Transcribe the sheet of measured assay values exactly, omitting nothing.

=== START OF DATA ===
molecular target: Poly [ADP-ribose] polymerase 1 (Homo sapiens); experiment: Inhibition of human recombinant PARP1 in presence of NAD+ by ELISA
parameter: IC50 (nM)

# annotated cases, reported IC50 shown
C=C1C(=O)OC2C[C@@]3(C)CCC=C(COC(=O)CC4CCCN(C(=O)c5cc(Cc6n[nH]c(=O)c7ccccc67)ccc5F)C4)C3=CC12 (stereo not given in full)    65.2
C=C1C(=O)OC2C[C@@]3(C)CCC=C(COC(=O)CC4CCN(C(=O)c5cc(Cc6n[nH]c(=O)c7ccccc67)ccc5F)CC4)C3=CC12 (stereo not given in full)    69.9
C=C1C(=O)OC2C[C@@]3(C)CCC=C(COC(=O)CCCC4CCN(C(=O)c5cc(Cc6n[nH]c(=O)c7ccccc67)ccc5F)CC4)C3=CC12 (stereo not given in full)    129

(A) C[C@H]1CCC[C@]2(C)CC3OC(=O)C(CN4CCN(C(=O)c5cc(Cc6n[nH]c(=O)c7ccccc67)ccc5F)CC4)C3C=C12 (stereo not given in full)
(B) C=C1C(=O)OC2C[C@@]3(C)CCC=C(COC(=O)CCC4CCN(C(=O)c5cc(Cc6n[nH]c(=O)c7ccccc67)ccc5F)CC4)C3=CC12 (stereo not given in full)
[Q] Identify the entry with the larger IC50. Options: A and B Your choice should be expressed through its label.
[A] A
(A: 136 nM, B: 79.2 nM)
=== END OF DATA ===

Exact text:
molecular target: Poly [ADP-ribose] polymerase 1 (Homo sapiens); experiment: Inhibition of human recombinant PARP1 in presence of NAD+ by ELISA
parameter: IC50 (nM)

# annotated cases, reported IC50 shown
C=C1C(=O)OC2C[C@@]3(C)CCC=C(COC(=O)CC4CCCN(C(=O)c5cc(Cc6n[nH]c(=O)c7ccccc67)ccc5F)C4)C3=CC12 (stereo not given in full)    65.2
C=C1C(=O)OC2C[C@@]3(C)CCC=C(COC(=O)CC4CCN(C(=O)c5cc(Cc6n[nH]c(=O)c7ccccc67)ccc5F)CC4)C3=CC12 (stereo not given in full)    69.9
C=C1C(=O)OC2C[C@@]3(C)CCC=C(COC(=O)CCCC4CCN(C(=O)c5cc(Cc6n[nH]c(=O)c7ccccc67)ccc5F)CC4)C3=CC12 (stereo not given in full)    129

(A) C[C@H]1CCC[C@]2(C)CC3OC(=O)C(CN4CCN(C(=O)c5cc(Cc6n[nH]c(=O)c7ccccc67)ccc5F)CC4)C3C=C12 (stereo not given in full)
(B) C=C1C(=O)OC2C[C@@]3(C)CCC=C(COC(=O)CCC4CCN(C(=O)c5cc(Cc6n[nH]c(=O)c7ccccc67)ccc5F)CC4)C3=CC12 (stereo not given in full)
[Q] Identify the entry with the larger IC50. Options: A and B Your choice should be expressed through its label.
[A] A
(A: 136 nM, B: 79.2 nM)